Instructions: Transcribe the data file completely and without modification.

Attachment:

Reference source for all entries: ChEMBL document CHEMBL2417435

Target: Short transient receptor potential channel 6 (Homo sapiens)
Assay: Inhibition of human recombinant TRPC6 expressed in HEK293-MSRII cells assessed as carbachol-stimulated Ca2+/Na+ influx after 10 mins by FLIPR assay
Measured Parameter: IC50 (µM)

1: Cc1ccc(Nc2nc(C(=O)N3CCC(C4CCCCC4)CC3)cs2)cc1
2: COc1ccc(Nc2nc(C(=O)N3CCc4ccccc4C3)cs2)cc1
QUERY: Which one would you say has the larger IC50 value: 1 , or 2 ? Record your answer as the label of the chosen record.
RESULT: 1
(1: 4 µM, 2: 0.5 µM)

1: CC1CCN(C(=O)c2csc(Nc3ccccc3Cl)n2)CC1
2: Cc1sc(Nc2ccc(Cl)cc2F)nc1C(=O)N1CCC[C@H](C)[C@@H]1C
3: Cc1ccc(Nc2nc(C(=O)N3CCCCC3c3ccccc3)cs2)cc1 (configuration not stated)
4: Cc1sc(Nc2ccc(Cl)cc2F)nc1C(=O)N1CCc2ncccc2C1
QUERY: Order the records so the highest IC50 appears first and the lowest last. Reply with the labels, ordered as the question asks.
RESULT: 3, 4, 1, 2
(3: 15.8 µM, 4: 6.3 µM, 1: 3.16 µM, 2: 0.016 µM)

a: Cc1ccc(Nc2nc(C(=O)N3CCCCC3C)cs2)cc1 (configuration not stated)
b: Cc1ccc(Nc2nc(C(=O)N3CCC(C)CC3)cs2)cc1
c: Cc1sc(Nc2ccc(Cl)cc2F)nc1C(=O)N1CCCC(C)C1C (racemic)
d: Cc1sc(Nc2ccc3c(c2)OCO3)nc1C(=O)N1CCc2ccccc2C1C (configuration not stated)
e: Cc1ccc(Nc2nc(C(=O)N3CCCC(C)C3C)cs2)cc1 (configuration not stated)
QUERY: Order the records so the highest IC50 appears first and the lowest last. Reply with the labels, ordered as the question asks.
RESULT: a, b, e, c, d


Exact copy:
Reference source for all entries: ChEMBL document CHEMBL2417435

Target: Short transient receptor potential channel 6 (Homo sapiens)
Assay: Inhibition of human recombinant TRPC6 expressed in HEK293-MSRII cells assessed as carbachol-stimulated Ca2+/Na+ influx after 10 mins by FLIPR assay
Measured Parameter: IC50 (µM)

1: Cc1ccc(Nc2nc(C(=O)N3CCC(C4CCCCC4)CC3)cs2)cc1
2: COc1ccc(Nc2nc(C(=O)N3CCc4ccccc4C3)cs2)cc1
QUERY: Which one would you say has the larger IC50 value: 1 , or 2 ? Record your answer as the label of the chosen record.
RESULT: 1
(1: 4 µM, 2: 0.5 µM)

1: CC1CCN(C(=O)c2csc(Nc3ccccc3Cl)n2)CC1
2: Cc1sc(Nc2ccc(Cl)cc2F)nc1C(=O)N1CCC[C@H](C)[C@@H]1C
3: Cc1ccc(Nc2nc(C(=O)N3CCCCC3c3ccccc3)cs2)cc1 (configuration not stated)
4: Cc1sc(Nc2ccc(Cl)cc2F)nc1C(=O)N1CCc2ncccc2C1
QUERY: Order the records so the highest IC50 appears first and the lowest last. Reply with the labels, ordered as the question asks.
RESULT: 3, 4, 1, 2
(3: 15.8 µM, 4: 6.3 µM, 1: 3.16 µM, 2: 0.016 µM)

a: Cc1ccc(Nc2nc(C(=O)N3CCCCC3C)cs2)cc1 (configuration not stated)
b: Cc1ccc(Nc2nc(C(=O)N3CCC(C)CC3)cs2)cc1
c: Cc1sc(Nc2ccc(Cl)cc2F)nc1C(=O)N1CCCC(C)C1C (racemic)
d: Cc1sc(Nc2ccc3c(c2)OCO3)nc1C(=O)N1CCc2ccccc2C1C (configuration not stated)
e: Cc1ccc(Nc2nc(C(=O)N3CCCC(C)C3C)cs2)cc1 (configuration not stated)
QUERY: Order the records so the highest IC50 appears first and the lowest last. Reply with the labels, ordered as the question asks.
RESULT: a, b, e, c, d